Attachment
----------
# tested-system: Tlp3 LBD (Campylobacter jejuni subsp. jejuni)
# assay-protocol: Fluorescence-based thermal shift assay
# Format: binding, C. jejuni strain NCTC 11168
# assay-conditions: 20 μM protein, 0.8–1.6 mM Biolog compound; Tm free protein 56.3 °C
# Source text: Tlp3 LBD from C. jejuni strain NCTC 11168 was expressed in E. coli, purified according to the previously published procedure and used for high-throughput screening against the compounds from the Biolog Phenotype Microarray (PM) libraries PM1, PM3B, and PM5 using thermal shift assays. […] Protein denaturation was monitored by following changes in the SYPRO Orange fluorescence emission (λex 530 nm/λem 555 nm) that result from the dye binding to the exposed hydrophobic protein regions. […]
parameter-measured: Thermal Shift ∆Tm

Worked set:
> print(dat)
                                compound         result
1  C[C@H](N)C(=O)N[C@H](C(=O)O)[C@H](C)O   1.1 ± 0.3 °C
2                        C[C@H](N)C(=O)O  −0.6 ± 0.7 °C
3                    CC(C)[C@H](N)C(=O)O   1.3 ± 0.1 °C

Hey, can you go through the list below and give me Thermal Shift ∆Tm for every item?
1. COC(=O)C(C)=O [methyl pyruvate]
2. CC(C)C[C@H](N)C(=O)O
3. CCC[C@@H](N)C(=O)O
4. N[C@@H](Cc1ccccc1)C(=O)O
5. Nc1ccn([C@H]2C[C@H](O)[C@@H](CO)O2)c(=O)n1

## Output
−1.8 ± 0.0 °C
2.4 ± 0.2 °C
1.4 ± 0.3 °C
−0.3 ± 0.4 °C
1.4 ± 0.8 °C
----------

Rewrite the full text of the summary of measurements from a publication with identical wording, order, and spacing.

# tested-system: Tlp3 LBD (Campylobacter jejuni subsp. jejuni)
# assay-protocol: Fluorescence-based thermal shift assay
# Format: binding, C. jejuni strain NCTC 11168
# assay-conditions: 20 μM protein, 0.8–1.6 mM Biolog compound; Tm free protein 56.3 °C
# Source text: Tlp3 LBD from C. jejuni strain NCTC 11168 was expressed in E. coli, purified according to the previously published procedure and used for high-throughput screening against the compounds from the Biolog Phenotype Microarray (PM) libraries PM1, PM3B, and PM5 using thermal shift assays. […] Protein denaturation was monitored by following changes in the SYPRO Orange fluorescence emission (λex 530 nm/λem 555 nm) that result from the dye binding to the exposed hydrophobic protein regions. […]
parameter-measured: Thermal Shift ∆Tm

Worked set:
> print(dat)
                                compound         result
1  C[C@H](N)C(=O)N[C@H](C(=O)O)[C@H](C)O   1.1 ± 0.3 °C
2                        C[C@H](N)C(=O)O  −0.6 ± 0.7 °C
3                    CC(C)[C@H](N)C(=O)O   1.3 ± 0.1 °C

Hey, can you go through the list below and give me Thermal Shift ∆Tm for every item?
1. COC(=O)C(C)=O [methyl pyruvate]
2. CC(C)C[C@H](N)C(=O)O
3. CCC[C@@H](N)C(=O)O
4. N[C@@H](Cc1ccccc1)C(=O)O
5. Nc1ccn([C@H]2C[C@H](O)[C@@H](CO)O2)c(=O)n1

## Output
−1.8 ± 0.0 °C
2.4 ± 0.2 °C
1.4 ± 0.3 °C
−0.3 ± 0.4 °C
1.4 ± 0.8 °C